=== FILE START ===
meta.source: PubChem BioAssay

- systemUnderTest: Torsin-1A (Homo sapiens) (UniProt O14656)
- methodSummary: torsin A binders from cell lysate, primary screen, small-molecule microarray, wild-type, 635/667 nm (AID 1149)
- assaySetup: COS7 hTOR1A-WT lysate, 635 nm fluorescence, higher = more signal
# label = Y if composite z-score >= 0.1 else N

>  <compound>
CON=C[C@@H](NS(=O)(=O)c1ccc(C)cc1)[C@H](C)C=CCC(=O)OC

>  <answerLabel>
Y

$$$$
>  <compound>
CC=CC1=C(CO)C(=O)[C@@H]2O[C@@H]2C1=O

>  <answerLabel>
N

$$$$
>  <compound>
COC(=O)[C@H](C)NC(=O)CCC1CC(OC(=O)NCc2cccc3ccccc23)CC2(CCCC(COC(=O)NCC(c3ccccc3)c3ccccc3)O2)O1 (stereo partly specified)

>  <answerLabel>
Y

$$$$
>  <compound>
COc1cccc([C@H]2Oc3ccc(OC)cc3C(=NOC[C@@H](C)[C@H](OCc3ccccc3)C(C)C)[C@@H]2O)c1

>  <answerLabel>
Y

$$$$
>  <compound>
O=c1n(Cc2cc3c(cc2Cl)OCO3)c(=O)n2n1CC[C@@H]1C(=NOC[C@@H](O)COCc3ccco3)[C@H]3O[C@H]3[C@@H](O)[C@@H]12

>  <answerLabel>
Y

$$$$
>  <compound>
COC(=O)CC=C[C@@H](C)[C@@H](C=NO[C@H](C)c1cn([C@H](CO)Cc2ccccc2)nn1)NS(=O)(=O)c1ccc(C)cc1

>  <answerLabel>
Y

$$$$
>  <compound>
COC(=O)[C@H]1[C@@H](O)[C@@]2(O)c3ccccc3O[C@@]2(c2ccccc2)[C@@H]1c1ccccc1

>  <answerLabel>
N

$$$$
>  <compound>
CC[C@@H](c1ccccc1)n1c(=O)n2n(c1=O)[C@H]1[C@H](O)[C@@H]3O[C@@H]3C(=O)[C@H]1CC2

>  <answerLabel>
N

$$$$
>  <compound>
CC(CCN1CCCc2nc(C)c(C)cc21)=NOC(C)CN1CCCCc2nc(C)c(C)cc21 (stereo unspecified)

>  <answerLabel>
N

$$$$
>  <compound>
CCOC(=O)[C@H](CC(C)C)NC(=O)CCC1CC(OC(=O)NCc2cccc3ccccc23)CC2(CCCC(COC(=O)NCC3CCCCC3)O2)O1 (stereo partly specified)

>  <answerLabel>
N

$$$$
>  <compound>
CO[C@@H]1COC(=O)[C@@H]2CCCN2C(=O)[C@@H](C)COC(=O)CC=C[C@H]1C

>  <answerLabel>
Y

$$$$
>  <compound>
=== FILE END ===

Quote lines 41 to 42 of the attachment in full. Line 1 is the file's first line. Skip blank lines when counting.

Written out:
>  <compound>
CC[C@@H](c1ccccc1)n1c(=O)n2n(c1=O)[C@H]1[C@H](O)[C@@H]3O[C@@H]3C(=O)[C@H]1CC2